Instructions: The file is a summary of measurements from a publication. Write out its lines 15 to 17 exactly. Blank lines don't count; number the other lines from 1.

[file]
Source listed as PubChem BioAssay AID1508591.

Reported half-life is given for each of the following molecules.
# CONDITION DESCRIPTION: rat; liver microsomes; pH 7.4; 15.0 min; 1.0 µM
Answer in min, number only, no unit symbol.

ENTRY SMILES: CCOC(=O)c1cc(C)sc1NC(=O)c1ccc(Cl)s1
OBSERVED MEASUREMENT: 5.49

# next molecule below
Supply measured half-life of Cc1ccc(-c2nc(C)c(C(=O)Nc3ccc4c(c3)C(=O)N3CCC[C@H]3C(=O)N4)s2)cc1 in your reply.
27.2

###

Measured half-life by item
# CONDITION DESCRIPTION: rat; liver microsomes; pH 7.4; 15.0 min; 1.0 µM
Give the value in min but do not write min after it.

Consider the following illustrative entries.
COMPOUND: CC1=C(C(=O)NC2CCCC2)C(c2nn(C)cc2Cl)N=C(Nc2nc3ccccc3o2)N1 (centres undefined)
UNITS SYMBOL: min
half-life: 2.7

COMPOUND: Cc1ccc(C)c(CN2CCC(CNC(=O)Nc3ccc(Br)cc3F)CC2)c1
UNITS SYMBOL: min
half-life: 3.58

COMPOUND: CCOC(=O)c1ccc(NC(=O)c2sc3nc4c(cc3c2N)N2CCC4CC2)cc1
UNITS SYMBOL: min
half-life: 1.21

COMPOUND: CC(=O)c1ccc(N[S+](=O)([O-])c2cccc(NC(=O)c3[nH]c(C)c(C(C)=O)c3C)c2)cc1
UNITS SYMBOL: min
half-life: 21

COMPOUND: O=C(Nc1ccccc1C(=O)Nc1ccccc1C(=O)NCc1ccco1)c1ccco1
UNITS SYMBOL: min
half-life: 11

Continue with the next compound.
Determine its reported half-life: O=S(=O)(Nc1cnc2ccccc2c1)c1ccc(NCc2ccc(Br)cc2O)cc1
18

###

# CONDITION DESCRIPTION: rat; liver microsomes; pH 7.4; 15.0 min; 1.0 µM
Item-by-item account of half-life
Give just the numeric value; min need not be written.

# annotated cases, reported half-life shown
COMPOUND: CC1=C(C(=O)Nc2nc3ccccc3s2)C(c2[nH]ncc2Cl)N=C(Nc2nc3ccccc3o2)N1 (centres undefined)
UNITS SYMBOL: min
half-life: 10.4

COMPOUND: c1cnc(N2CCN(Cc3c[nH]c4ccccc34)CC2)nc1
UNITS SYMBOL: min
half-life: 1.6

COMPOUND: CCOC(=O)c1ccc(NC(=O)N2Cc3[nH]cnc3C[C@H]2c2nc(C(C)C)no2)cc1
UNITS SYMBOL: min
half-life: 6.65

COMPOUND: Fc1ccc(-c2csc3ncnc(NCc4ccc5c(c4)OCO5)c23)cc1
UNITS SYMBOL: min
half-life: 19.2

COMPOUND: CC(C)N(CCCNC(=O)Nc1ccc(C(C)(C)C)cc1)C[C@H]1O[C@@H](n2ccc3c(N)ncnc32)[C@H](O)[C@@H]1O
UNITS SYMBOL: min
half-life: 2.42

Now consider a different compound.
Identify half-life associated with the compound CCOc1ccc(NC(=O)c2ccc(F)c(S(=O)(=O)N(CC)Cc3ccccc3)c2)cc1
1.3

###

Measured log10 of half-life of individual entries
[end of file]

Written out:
COMPOUND: CC1=C(C(=O)NC2CCCC2)C(c2nn(C)cc2Cl)N=C(Nc2nc3ccccc3o2)N1 (centres undefined)
UNITS SYMBOL: min
half-life: 2.7